Bonding Via Tohickon Creek

This weekend is Tohickon Creek release.  It usually happens the third weekend in March, and the first weekend in November.  It is widely considered to be the unofficial start and end of the whitewater season, respectively.

shredder fave

It is also my favorite creek of all-time.  It is fun, challenging, but not panic-inducing, and relatively short (the run itself is 4 miles, but you can make that four miles take all day because it’s a complex river with lots to dissect).   I paddled today in a Shredder, which is like a small raft.  These things are so FUN.  You can blast through just about anything as long as you keep the it straight.  Unfortunately, I did not get to take my canoe out this time.  By the time we were done with our run, it was somewhat late in the day, getting colder, so there weren’t too many takers for a second run.  It’s okay, it was just so nice to be out on the river.

We in the paddling community call this Tohfest, because most of the time it becomes a gigantic party where everyone camps.  This year was a bit subdued, mostly because of the ill forecast of 3-5 inches of snow made for Sunday (which has been downgraded to nothing).    People come from all over, as far as Virginia, to inundate this little town in Pennsylvania.  So, I wouldn’t travel several hours for one day to boat either.  Either way, there were plenty of people there to reconnect to, catch up, and revel in the amazing community that we paddlers have created.  It’s a special bond, because things happen on the water and we are all there to help each other in those instances.  I am grateful to be a part of this community that has given me so much.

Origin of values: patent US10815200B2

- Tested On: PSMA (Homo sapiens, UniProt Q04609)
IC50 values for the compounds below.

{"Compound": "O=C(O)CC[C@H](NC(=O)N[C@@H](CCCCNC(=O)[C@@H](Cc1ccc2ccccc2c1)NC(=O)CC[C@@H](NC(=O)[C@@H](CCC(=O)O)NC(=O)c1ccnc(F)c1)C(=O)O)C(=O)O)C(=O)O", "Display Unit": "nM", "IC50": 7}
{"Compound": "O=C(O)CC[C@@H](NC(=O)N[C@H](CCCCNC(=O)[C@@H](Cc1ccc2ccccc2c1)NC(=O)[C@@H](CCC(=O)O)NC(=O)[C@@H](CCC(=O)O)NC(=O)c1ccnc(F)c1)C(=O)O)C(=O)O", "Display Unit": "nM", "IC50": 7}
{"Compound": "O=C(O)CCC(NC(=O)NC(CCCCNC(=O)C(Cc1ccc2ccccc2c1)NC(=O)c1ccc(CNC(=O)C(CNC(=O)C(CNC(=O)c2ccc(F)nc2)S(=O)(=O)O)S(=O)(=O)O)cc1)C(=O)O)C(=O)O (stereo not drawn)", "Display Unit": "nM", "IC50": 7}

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Spring and Revitialization

Spring is about starting anew, and watching everything grow around you.  I used to like fall the best out of the all the seasons, but now it’s spring.  Mainly it’s about revitalizing your mind and spirit, have a brain reset, and wiping off the winter despondency that afflicts many.  There’s more light longer, so you can get outside and play longer (yes I said play).  For me, spring is the best time to do whitewater because of all the snow melt.  My body and mind felt so perfect and clear after finally being able to get back on the water doing what I love.  And pushing myself to the outside my comfort zone, take chances on maneuvers, and revel in the wonder of water, nature, and friends.

Threading the needle on a small drop on the Tohickon Creek in Pipersville, PA. Photograph taken by Kevin O'Neill.

Threading the needle on a small drop on the Tohickon Creek in Pipersville, PA. Photograph taken by Kevin O’Neill.

Spring to me is the brain and body reset, the longer days, and the genuine need for people to feel connected again that makes it such a special time of year of revitalization and vigor.